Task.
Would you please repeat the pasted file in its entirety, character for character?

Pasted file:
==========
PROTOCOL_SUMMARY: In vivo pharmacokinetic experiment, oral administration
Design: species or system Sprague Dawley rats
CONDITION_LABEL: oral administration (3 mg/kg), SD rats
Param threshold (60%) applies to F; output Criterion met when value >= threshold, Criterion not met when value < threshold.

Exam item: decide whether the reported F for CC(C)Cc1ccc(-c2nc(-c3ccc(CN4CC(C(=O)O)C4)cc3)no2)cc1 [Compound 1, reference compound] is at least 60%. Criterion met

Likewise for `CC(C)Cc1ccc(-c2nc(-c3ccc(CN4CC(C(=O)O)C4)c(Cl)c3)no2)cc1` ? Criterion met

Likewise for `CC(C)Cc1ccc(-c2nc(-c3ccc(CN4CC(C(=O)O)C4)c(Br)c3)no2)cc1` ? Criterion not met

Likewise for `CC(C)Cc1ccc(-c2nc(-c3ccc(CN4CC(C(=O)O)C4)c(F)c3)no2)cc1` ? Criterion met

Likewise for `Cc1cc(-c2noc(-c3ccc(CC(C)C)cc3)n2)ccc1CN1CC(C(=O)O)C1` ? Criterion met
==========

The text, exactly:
PROTOCOL_SUMMARY: In vivo pharmacokinetic experiment, oral administration
Design: species or system Sprague Dawley rats
CONDITION_LABEL: oral administration (3 mg/kg), SD rats
Param threshold (60%) applies to F; output Criterion met when value >= threshold, Criterion not met when value < threshold.

Exam item: decide whether the reported F for CC(C)Cc1ccc(-c2nc(-c3ccc(CN4CC(C(=O)O)C4)cc3)no2)cc1 [Compound 1, reference compound] is at least 60%. Criterion met

Likewise for `CC(C)Cc1ccc(-c2nc(-c3ccc(CN4CC(C(=O)O)C4)c(Cl)c3)no2)cc1` ? Criterion met

Likewise for `CC(C)Cc1ccc(-c2nc(-c3ccc(CN4CC(C(=O)O)C4)c(Br)c3)no2)cc1` ? Criterion not met

Likewise for `CC(C)Cc1ccc(-c2nc(-c3ccc(CN4CC(C(=O)O)C4)c(F)c3)no2)cc1` ? Criterion met

Likewise for `Cc1cc(-c2noc(-c3ccc(CC(C)C)cc3)n2)ccc1CN1CC(C(=O)O)C1` ? Criterion met